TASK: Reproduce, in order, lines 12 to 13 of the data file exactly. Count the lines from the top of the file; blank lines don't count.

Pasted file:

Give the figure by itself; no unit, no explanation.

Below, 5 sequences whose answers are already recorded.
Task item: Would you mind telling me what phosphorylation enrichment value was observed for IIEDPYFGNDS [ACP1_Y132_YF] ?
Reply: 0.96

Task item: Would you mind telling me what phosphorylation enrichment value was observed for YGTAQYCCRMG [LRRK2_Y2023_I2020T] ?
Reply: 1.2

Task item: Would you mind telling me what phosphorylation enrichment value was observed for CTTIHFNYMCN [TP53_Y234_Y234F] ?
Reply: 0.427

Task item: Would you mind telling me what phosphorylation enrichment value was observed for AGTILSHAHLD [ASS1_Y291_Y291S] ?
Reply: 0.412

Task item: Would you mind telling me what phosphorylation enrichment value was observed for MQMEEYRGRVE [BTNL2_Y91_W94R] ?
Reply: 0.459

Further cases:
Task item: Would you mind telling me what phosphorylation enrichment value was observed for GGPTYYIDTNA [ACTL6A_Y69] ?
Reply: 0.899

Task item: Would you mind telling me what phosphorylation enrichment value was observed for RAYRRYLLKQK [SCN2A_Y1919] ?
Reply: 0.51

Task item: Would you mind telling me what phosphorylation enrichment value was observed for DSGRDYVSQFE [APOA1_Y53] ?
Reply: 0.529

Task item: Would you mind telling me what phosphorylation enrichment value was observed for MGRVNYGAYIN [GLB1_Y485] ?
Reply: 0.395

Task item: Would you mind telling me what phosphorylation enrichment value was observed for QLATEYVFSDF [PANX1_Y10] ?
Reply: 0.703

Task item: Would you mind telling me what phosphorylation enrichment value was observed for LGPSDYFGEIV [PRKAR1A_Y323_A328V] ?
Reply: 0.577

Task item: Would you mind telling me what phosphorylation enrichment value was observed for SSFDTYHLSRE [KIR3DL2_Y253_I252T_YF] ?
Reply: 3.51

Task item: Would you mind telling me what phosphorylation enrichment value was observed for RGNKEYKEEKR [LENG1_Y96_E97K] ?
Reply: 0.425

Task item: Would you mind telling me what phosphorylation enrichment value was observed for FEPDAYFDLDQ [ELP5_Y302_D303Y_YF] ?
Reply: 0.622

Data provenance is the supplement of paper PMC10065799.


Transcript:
Reply: 0.459

Further cases: